Can it be true that investing success is influenced more by investor behaviour than the investment markets? We’re convinced it is. It doesn’t matter how much equities appreciate in value if an individual investor makes the wrong investment decision at the wrong time, possibly for the wrong reason. Once you realise this, it becomes clear that avoiding the mistakes we humans are prone to make, is key to your investing success.
Here are 6 investment mistakes, avoid these and give yourself a much better chance of getting decent returns:
Seeking confirmation of your own beliefs: Our brains are wired to seek and believe information that validates our existing beliefs. Our minds love proof of how smart we are. Don’t decide on a particular investment or strategy without taking into account contradictory evidence.
Confusing recent trends with ongoing trends: A common investment mistake is to believe that the current trend of the day will continue. Recent events tend to carry more weight in our minds when evaluating the odds of something happening in the future. The best way to avoid this mistake is to have an investment strategy/philosophy that you act on rather than reacting to current events.
Overconfidence: Successful and driven people often assume they will be just as good at investing as they are at other aspects of their life. Overconfidence is a common cognitive bias; we constantly overestimate our abilities, knowledge and our future prospects. If you can admit that you have no special advantage, you will give yourself an enormous advantage.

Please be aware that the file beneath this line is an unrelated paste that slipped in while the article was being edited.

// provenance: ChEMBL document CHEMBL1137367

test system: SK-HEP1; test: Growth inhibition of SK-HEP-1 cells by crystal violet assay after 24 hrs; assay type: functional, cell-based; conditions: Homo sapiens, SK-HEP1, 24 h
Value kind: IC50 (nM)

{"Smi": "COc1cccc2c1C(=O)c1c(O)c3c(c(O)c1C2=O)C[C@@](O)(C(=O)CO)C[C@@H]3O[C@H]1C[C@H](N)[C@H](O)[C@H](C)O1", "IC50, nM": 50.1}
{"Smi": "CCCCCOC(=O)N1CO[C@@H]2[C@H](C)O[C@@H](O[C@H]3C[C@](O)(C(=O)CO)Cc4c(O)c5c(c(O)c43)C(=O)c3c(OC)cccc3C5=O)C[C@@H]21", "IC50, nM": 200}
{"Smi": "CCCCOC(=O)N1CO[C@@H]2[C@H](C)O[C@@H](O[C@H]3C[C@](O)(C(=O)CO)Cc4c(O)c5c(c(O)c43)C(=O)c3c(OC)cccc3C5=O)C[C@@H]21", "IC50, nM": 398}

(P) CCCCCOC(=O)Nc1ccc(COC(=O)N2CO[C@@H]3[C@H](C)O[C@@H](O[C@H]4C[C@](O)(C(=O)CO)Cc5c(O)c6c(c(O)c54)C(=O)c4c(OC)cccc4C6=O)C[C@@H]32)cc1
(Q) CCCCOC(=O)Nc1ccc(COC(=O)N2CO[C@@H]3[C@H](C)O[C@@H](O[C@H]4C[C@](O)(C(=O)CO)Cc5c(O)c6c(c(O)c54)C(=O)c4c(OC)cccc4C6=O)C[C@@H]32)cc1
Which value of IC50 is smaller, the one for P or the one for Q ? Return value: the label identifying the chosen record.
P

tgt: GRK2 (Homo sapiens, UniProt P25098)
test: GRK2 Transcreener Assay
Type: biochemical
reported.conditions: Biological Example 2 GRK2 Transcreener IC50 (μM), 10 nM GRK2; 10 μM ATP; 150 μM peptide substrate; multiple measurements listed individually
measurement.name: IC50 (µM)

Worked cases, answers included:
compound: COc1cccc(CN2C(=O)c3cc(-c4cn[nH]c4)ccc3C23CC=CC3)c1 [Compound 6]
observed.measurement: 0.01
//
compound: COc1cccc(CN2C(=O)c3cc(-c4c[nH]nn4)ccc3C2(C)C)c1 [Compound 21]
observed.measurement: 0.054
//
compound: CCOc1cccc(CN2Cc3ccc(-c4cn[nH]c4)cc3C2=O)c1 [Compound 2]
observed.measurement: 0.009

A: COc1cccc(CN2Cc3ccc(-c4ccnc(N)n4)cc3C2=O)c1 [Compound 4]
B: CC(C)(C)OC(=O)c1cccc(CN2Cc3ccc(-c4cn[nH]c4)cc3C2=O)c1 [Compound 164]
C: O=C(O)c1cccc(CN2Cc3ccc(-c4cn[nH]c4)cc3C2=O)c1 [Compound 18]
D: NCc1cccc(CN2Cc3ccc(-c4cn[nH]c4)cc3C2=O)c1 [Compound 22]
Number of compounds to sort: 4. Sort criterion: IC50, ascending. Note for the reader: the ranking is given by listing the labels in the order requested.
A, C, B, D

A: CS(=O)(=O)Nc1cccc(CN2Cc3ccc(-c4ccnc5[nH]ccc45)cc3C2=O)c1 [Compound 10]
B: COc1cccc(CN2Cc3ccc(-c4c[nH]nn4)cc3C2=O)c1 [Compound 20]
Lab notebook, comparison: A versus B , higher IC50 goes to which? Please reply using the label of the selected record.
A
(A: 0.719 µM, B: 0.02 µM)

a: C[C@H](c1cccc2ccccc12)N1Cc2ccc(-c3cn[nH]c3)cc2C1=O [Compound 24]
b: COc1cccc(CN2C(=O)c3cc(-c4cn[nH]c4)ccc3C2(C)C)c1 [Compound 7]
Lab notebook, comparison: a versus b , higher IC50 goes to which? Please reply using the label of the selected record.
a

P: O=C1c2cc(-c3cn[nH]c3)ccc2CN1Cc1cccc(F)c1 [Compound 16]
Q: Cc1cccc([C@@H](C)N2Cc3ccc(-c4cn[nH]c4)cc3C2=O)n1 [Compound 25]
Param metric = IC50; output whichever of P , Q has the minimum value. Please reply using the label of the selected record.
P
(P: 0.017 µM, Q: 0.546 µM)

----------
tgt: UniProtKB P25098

Going for broke (betting big) It is tempting to go for big wins in your quest for investing success. However, going for broke also means potentially large losses, which can be hard to recover from. Avoid this issue by having a long-term investment strategy/philosophy from which you don’t deviate.
Staying at Home: The “home bias’’ is the tendency to invest disproportionately in markets that we are familiar with e.g. the Irish stock market, your own industry or your employers company stock. The solution here is to diversify across geographies and sectors, to invest in a globally diversified basket of thousands of company shares.
Negativity: Our brains are wired to bombard us with negative thoughts. One part, the amygdala, is a biological alarm system that floods the body with fear signals when we are losing money. So, when markets plunge (as they have done and will continue to do), fear takes over and we act irrationally. Avoid this by preparing in advance, understand how markets work, learn what has happened in the past and use that information as a guide to what may happen in the future.